Yemen: The Looming Apocalypse


January 21, 2011: Last year, the security forces suffered 1,030 casualties, including 178 killed. This is a death rate of 255 killed per 100,000 troops per year. That's about half the rate for foreign troops in Afghanistan, and about twice the rate for American troops still in Iraq. It's the same kind of combat, lots of raids, ambushes and skirmishes. The low casualty rate is partly the result of a desire to maintain morale among the 70,000 members of the armed forces. Troops are recruited (and retained) based on their loyalty to the rulers. The government is using military aid from the United States ($67 million in 2009, $150 million in 2010) to reinforce the loyalty of the troops. This is particularly the case with the Special Forces brigade. While only containing a few percent of the army manpower, the Special Forces brigade is receiving a third of the American military aid. The U.S. wants to turn these guys into more effective terrorist hunters. American Special Forces are in Yemen (in small numbers) to supervise distribution of aid and training in the use of new equipment and weapons.  The war against al Qaeda in Yemen is a slow motion affair, with neither side willing to risk a major action, for fear of losing too much.

The recent popular uprising in Tunisia has prompted several large demonstrations in the capital, protesting the fact that Yemen suffers from the same kind of corrupt and inept government recently overturned in Tunisia. Yemen's Arab neighbors fear that Yemen is on the brink of chaos, and not just because of its unpopular government. The water supply is rapidly running out because nearly half of it is now being used to grow the drug Khat, which is smuggled into Saudi Arabia, or consumed locally (and leaving much of the adult male population dazed and idle most of the day). The economy is a mess, with only four percent of the population having bank accounts and most people just getting by, or trying to get out of the country. Thus with a rapidly disappearing water supply, a growing population, a corrupt government, tribes constantly in revolt, rampant smuggling (of Africans into Yemen and drugs and other banned substances into Saudi Arabia) and little legal revenue sources for the tax collector, chaos is seen as inevitable. While Yemenis complain that their government is run by corrupt crooks, that outlaw attitude is popular throughout the country. This makes it difficult to form a new government that is not full of self-serving scoundrels.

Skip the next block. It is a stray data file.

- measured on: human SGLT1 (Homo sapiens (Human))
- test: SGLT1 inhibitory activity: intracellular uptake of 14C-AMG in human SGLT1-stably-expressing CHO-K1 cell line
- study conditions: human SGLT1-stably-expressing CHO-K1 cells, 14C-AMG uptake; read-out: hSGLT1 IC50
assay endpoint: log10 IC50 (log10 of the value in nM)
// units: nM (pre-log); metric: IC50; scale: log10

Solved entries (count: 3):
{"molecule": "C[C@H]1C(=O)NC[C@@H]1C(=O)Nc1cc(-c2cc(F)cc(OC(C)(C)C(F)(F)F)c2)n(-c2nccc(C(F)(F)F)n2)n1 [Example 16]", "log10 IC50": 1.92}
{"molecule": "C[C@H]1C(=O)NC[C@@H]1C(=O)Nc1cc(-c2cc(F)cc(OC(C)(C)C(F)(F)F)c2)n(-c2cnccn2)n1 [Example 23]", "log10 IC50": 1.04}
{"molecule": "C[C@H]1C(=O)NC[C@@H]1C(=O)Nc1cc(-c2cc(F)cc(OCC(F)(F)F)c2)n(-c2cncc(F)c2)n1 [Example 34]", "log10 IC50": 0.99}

Al Qaeda leader, radical cleric Anwar al Awlaqi, has been convicted, in absentia, by a court, and responded by calling on Yemenis to steal foreign aid and anything else the U.S. is providing to the government.

The UN is under pressure to do something about its staff demanding bribes from refugees to get documents to travel on to nations willing to accept UN administered refugees as residents. The UN employees, often local hires, pay armed tribesmen to act as enforcers to persuade the refugees to pay. Corruption among UN relief officials is common, but not something the UN likes to attract attention to.

January 18, 2011: A journalist was sentenced to five years in prison for pretending to be a journalist while working for al Qaeda (from 2008-10) to collect information and keep in touch with terrorist supporters outside the country. This sort of thing is common in many countries where al Qaeda operates.



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